Let us assume that Brexit goes through to satisfy the BritLanders, that Scotland then votes for independence, and that the Irish throw themselves into each other’s arms, or at least, enough of them want a united Ireland to leave the UK as nothing more than Englandandwales. It goes without saying that in such a situation the calls for a Welsh referendum on independence will become louder.

While the position of most Plaid Cymru members can be guessed at, perhaps of greater importance is the position of the other political parties in Wales, especially the Labour Party. If Lord Kinnock is still with us in 2020 – and let us pray that the Grim Reaper ignores him (as we have learnt to) for a few more years – then I can see him leading the fight against Welsh independence. But what of Carwyn Jones and his gang, possibly more representative of today’s Labour voters than Kinnock?

Even with Scotland and Northern Ireland gone, I cannot see ‘Welsh’ Labour supporting the call for a referendum. The party is just too Brit in its outlook on everything, and so hostile to expressions of Welsh identity such as the Welsh language, as we’ve seen in Llangennech and elsewhere. Most recently in Labour’s refusal to back Dr Dai Lloyd’s modest attempt to protect Welsh place names.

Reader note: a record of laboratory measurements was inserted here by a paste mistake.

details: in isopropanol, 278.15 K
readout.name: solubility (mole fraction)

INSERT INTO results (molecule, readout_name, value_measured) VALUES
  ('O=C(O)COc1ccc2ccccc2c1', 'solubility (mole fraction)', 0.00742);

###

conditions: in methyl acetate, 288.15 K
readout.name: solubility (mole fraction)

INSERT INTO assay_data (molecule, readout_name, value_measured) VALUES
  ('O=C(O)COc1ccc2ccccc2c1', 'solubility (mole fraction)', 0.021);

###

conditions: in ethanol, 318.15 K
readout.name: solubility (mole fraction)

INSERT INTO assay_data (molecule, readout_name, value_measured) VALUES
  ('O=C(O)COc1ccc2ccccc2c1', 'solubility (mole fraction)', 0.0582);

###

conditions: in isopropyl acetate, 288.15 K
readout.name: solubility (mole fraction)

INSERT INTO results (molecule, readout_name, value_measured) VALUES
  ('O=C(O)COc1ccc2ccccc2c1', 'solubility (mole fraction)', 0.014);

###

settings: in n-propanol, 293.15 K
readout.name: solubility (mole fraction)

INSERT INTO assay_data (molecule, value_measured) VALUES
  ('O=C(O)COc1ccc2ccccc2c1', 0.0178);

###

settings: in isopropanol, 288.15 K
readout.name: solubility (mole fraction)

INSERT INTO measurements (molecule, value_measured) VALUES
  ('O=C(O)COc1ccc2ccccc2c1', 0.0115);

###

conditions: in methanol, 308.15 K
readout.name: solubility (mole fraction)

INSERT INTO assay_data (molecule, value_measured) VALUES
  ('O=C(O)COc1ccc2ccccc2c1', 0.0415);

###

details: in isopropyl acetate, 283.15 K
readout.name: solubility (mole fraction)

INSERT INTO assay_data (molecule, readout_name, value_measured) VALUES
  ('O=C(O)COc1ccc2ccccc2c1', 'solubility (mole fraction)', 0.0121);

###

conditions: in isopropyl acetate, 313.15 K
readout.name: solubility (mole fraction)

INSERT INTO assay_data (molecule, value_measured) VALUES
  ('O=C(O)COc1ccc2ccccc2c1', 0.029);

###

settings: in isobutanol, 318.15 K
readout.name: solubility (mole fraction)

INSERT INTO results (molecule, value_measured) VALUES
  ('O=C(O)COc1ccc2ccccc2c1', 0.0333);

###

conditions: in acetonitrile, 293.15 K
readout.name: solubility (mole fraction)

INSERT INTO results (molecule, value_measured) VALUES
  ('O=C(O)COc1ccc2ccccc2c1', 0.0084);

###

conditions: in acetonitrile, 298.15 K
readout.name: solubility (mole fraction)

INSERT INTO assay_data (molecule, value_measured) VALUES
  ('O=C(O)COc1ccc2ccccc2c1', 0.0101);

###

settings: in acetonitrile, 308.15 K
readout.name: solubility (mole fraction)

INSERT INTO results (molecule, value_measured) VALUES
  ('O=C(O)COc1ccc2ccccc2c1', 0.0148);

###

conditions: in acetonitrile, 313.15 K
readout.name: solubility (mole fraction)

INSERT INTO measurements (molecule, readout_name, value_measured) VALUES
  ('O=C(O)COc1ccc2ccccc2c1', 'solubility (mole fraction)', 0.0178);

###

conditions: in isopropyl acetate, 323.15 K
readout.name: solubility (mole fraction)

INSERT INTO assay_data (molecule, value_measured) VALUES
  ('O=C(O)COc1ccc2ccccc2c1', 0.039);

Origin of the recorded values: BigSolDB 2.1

On the plus side, the Labour Party in Wales is losing credibility and haemorrhaging support at a rate that is beginning to alarm the rats left on board, who are now turning on each other, with deselections reported from across the land ahead of May’s council elections.